On Sunday last week the maiden flight of the Boeing 777X marked an important date in the history of additive manufacturing for the twin GE9X engines driving the aircraft. Each GE9X features roughly 300 3D-printed parts made by GE Additive’s Technology Center in Ohio and the team at Avio Aero in Italy. The event was so momentous that Boeing tracked the flight live that day. An upgrade to the Boeing 777, launched in 1994, the 777X is instantly recognizable for its carbon fiber, folding wing tips, which allow the craft to park in the same bays as other planes.
The 777X is being billed as the largest and most fuel-efficient twin-engine jet on the planet, due to a 10 percent decrease in fuel use and emissions.
One might wonder the worth of celebrating the flight of a new aircraft, given the massive carbon footprint of the aerospace industry, but, unless flying becomes more heavily regulated, any improvement in emissions is worth noting. The reduction in emissions was achieved in part by a new aerodynamic design and the GE9X engines. As wide as the body of a Boeing 737, the GE9X is the world’s largest engine on any commercial plane. This size was achieved through the use of advanced fiber composites that made it possible to drop the number of blades in the system from 22, as seen in the GE90, to just 16. In addition, the GE9X features the now famous 3D-printed fuel nozzle, which reduced part count from 20 to just one.
The GEnx engine on a test, Ohio. Source: GE Aviation.
The use of light and heat-resistant ceramic composites for the engine shroud, not only result in increased weight and fuel savings, but also render the GE9X the most powerful engine on any commercial aircraft. It delivers up to 100,000 pounds of thrust. After the GE9X underwent a test flight in March 2018, they have been outfitted onto a 777x, which was scheduled for its first take-off on Saturday, January 25, but delayed due to weather. The following day, the aircraft took off from and landed at Boeing Field outside of Seattle.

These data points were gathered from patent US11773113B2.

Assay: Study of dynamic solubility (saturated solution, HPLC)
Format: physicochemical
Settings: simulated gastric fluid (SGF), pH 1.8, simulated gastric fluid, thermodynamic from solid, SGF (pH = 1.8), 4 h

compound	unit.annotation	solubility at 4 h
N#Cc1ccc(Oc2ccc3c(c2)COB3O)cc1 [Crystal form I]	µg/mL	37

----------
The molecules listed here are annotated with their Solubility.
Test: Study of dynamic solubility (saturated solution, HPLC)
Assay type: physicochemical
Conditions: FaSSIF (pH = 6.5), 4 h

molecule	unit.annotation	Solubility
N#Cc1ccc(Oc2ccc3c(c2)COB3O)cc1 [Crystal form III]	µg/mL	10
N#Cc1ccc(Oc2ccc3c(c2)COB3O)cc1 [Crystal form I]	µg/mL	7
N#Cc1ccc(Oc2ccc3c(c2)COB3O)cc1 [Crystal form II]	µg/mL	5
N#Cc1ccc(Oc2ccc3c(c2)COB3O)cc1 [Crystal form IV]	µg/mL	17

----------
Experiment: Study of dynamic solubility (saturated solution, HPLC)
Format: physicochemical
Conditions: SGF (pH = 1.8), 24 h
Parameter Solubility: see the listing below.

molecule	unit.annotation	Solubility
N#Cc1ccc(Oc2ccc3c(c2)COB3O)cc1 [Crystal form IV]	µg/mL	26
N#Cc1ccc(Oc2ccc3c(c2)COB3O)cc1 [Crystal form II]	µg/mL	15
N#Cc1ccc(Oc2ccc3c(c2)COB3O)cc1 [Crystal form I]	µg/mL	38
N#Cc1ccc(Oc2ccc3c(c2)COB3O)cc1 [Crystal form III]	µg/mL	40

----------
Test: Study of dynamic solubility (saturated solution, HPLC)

The Boeing 777X is competing with the Airbus A350 XWB, in terms of size, performance and number of AM parts. The A350 already features over 1,000 3D-printed parts, including cabin parts made using Stratasys technology, titanium pylon brackets, and a cabin spacer 3D printed by Materialise. What it doesn’t have is a recent history of catastrophic flight control flaws associated with the 737 MAX aircraft.
This PR event may help some tech enthusiasts forget the recent tragedies associated with the 737 MAX, but the company will have to do more to gain the reassurance of the FAA, its customers and the public. Naturally, the FAA has said that it will ensure a rigorous review of the aircraft, after its neglect over the 737 Max, and Boeing has said that it will also perform thorough testing to achieve FAA certification. Emirates, the aircraft’s launch customer, has said that it wants the plane to be put through “hell on Earth” during testing.
The 777X is expected to enter service in 2021, which is a year later than originally scheduled. The A350, on the other hand, has already begun flying.
Correction: A previous version of this article inaccurately stated that the 737 MAX suffered from “engine failures”. The 737 MAX did not suffer from an issues associated with its engines, but from design flaws within the aircraft’s flight control system, specifically the Maneuvering Characteristics Augmentation System.
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Michael Molitch, 3DPrint.com/News/ Boeing 777x Takes First Flight with over 600 3D-Printed Parts https://3dprint.com/262742/boeing-777x-takes-first-flight-with-over-600-3d-printed-parts/?fbclid=IwAR2O8hxs3H5xLcJTzDP6YlneU8FtfzutGln1SKFqI_bRyDWx-rg2G7p0r-g published on Jan27 2020, re-edited and published by João Andrade on Feb1 2020;
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